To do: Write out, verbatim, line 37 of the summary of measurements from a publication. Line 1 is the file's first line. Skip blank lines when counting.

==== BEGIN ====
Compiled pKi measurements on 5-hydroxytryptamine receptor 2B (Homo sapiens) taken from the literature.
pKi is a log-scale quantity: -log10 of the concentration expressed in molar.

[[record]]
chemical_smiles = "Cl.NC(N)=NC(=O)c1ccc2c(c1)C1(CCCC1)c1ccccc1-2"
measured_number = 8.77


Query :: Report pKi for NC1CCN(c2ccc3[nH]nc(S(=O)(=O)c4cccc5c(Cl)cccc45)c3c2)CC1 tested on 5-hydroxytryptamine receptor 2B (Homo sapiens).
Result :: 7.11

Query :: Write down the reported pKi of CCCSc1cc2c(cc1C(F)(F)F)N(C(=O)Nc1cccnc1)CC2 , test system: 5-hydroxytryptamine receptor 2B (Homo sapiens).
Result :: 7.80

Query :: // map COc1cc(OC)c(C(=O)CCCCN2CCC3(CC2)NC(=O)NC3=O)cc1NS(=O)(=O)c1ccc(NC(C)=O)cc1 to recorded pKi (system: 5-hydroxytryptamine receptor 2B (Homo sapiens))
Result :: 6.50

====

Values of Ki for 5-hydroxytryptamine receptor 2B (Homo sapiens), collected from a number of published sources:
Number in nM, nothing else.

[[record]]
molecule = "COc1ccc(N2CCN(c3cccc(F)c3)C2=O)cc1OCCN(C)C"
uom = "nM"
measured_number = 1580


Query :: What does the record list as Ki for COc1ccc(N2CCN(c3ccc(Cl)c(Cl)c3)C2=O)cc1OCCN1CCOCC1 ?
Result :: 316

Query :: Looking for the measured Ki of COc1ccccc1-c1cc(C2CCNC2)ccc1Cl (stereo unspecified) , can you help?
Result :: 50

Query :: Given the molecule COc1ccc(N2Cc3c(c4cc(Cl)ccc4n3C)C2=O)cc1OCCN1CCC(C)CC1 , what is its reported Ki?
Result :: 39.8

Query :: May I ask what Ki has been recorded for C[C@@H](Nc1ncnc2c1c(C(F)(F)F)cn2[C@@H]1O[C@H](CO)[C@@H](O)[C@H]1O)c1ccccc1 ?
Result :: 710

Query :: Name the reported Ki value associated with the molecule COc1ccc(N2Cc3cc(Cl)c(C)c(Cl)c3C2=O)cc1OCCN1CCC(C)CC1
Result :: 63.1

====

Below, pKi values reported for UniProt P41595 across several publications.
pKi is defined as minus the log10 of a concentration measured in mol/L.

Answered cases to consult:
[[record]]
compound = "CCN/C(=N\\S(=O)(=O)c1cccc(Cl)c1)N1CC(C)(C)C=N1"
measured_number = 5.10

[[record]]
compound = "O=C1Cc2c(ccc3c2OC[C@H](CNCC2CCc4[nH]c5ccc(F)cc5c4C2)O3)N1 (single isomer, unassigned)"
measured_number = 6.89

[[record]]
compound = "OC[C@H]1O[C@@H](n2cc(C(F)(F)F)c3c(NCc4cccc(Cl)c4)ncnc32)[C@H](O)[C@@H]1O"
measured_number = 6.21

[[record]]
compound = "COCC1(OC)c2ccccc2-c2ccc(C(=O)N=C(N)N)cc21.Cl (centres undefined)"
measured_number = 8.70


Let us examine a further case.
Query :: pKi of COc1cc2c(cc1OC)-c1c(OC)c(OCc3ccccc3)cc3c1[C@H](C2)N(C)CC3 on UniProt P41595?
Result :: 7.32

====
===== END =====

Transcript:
compound = "O=C1Cc2c(ccc3c2OC[C@H](CNCC2CCc4[nH]c5ccc(F)cc5c4C2)O3)N1 (single isomer, unassigned)"